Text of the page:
LG Quantum vs Samsung Focus

Introduction and Design

Now that the LG Quantum is making its presence known amongst AT&T's lineup, it was only a matter of time before this Windows Phone 7 device was going to eventually confront the rest of the handsets running this OS to see which is the preferred choice for early adopters. In this comparison we're going to pit the LG Quantum against Samsung's solid offering in the form of the Focus. On one hand, the Samsung Focus stands highly on its pedestal thanks to its gorgeous Super AMOLED display, while the LG Quantum offers the convenience of a physical QWERTY keyboard. But when both are priced evenly at $199.99 with a contract, there can only be one that reigns supreme in the aftermath – leaving one to fend for itself when the dust settles. With that in mind, we take a meticulous look at what each device has to bring to the table.


Visually, the two handsets have that slate look on the surface, but the LG Quantum actually utilizes a landscape sliding form factor that tucks away a keyboard. Although neither come off as not being seen as original, their designs are mostly recycled over from previous devices. Between the two, the Samsung Focus feels more bearable to carry around thanks to its streamlined looks (0.39” thickness) and light weight form factor (4.07 oz). Conversely, the LG Quantum's 0.60” thick body and heavy load (6.21 oz) is more than recognizable when placed in a pocket. However, we do adore the combination of metallic rear cover and soft touch sides that make the Quantum look and feel clean at any given time. Naturally, the all plastic construction of the Focus cuts down on its weight, but it's a magnet for smudges and scratches that can lessen its polished looks over time. As we mentioned, neither of the two come off as being overly spectacular in design, but instead, they're simply more of the same.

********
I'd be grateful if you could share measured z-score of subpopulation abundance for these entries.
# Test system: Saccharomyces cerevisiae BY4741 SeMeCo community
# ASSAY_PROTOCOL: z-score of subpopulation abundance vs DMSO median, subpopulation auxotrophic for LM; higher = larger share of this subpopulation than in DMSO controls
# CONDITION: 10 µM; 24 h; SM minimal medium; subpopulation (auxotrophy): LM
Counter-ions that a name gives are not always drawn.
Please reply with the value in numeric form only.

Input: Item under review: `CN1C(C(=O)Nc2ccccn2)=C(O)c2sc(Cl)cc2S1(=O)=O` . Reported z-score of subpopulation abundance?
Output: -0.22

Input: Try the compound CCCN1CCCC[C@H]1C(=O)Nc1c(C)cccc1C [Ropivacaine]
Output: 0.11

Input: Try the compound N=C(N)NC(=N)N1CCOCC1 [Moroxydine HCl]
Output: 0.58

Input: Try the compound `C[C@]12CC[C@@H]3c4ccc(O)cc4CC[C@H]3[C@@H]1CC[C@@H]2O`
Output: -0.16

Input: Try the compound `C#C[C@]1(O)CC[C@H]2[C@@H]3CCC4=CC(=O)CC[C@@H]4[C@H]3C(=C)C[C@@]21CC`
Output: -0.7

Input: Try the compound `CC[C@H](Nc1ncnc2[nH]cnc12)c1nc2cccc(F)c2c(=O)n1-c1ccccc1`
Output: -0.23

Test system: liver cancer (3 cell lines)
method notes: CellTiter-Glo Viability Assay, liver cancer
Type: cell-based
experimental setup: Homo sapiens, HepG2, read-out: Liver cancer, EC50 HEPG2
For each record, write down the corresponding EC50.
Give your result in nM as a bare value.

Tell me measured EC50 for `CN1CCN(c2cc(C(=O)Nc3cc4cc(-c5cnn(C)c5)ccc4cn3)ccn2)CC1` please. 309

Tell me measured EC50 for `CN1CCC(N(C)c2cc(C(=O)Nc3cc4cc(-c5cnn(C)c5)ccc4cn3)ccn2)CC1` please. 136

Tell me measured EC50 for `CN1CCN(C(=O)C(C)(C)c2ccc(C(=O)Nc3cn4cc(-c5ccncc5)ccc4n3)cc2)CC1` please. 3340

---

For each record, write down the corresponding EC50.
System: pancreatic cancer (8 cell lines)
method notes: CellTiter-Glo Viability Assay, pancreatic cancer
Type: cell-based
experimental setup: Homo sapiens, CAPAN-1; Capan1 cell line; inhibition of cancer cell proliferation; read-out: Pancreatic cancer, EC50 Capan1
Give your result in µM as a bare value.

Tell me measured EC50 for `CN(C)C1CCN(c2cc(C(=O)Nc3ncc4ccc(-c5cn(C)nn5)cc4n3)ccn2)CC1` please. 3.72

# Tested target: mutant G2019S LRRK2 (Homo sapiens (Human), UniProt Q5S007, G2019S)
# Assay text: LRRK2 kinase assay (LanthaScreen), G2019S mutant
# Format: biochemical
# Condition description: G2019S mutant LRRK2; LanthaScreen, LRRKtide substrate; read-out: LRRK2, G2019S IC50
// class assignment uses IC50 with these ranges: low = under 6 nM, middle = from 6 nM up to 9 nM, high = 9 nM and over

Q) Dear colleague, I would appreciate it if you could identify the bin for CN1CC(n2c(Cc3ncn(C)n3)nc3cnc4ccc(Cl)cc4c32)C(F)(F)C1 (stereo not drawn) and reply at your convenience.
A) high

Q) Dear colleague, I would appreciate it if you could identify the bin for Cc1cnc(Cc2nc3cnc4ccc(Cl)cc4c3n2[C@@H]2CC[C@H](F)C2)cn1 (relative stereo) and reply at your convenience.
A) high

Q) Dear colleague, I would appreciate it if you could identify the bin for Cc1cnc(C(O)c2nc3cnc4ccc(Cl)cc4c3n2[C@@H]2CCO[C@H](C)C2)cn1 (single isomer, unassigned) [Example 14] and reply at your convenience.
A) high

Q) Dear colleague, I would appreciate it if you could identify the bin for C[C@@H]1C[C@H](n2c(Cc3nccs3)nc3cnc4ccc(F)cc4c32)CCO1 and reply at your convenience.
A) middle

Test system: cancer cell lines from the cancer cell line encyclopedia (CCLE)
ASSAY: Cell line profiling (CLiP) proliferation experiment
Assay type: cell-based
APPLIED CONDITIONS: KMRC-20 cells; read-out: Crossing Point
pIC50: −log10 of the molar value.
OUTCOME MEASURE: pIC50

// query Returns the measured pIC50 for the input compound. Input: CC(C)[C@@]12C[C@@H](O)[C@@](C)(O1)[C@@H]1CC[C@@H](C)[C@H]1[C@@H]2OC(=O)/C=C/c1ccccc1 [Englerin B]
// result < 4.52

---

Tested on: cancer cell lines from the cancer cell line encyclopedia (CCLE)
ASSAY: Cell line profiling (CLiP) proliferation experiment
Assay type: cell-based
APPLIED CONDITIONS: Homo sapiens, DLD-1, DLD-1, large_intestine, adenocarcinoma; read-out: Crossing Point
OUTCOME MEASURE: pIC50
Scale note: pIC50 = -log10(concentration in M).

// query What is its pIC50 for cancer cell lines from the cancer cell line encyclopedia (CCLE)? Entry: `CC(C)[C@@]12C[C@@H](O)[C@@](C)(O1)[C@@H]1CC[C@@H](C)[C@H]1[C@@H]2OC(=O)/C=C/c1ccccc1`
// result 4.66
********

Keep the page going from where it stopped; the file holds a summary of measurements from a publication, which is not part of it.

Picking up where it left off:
If there's something that'll wow you from the onset, then it has to be none other than the 4” Super AMOLED display of the Samsung Focus – it literally shines brightly over the Quantum. Granted that the two share the same WVGA (480 x 800) resolution, the ample real estate with the Focus is preferred over the 3.5” TFT display in use with the Quantum. At such a high resolution, it doesn't particularly make one handset more detailed looking with the eye over the other – even when the Quantum boasts higher pixel density on paper. Though, the distinguishable difference is found with the color production from the Focus as it displays richer and more saturated colors over the Quantum. Furthermore, viewing angles aren't a problem for the Focus which makes it more superior to use in direct sunlight. But with the Quantum, the color black has a slight smokey look to it versus the pure black level exhibited with the Focus. Regardless of that, their touchscreens are more than ideal in accurately registering all of our touches.

Even though both utilize touch sensitive buttons beneath their displays, some would assume that the dedicated home button with the LG Quantum would be preferred, but it unsurprisingly doesn't offer anything advantageous seeing it's difficult to feel out. Nonetheless, we didn't experience any issues accidentally pressing any of them.

For all the other physical buttons clinging onto the sides of both devices, the ones on the Samsung Focus as a whole are more distinctive and offer a reasonable amount of feedback when pressed. We aren't particularly fond of the recessed buttons with the LG Quantum seeing that they can blend into the surrounding surface – which makes it a nightmare to feel out with our fingers. Of course, one of the biggest differentiator here is the physical QWERTY keyboard on the LG Quantum, which may be the preferred typing solution for some. While the keyboard is fine for the most part, we feel that the on-screen QWERTY of the Focus is also spacious enough and easy to use.

LG Quantum 360-degree View:

Samsung Focus 360-degree View:

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